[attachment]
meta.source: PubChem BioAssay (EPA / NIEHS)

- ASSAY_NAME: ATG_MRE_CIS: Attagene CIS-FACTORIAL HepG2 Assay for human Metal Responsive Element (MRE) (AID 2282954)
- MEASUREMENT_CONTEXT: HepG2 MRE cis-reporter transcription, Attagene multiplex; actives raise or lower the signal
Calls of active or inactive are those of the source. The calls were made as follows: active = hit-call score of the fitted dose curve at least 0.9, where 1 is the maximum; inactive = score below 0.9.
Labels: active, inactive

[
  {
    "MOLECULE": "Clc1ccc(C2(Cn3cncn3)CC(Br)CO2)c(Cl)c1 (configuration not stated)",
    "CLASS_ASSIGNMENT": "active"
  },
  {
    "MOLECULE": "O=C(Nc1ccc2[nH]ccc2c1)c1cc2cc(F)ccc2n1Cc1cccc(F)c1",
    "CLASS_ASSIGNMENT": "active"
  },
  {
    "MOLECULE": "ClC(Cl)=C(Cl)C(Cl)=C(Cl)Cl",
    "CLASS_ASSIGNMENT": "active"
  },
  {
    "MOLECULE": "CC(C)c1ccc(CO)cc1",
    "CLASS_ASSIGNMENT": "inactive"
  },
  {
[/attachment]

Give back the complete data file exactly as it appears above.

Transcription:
meta.source: PubChem BioAssay (EPA / NIEHS)

- ASSAY_NAME: ATG_MRE_CIS: Attagene CIS-FACTORIAL HepG2 Assay for human Metal Responsive Element (MRE) (AID 2282954)
- MEASUREMENT_CONTEXT: HepG2 MRE cis-reporter transcription, Attagene multiplex; actives raise or lower the signal
Calls of active or inactive are those of the source. The calls were made as follows: active = hit-call score of the fitted dose curve at least 0.9, where 1 is the maximum; inactive = score below 0.9.
Labels: active, inactive

[
  {
    "MOLECULE": "Clc1ccc(C2(Cn3cncn3)CC(Br)CO2)c(Cl)c1 (configuration not stated)",
    "CLASS_ASSIGNMENT": "active"
  },
  {
    "MOLECULE": "O=C(Nc1ccc2[nH]ccc2c1)c1cc2cc(F)ccc2n1Cc1cccc(F)c1",
    "CLASS_ASSIGNMENT": "active"
  },
  {
    "MOLECULE": "ClC(Cl)=C(Cl)C(Cl)=C(Cl)Cl",
    "CLASS_ASSIGNMENT": "active"
  },
  {
    "MOLECULE": "CC(C)c1ccc(CO)cc1",
    "CLASS_ASSIGNMENT": "inactive"
  },
  {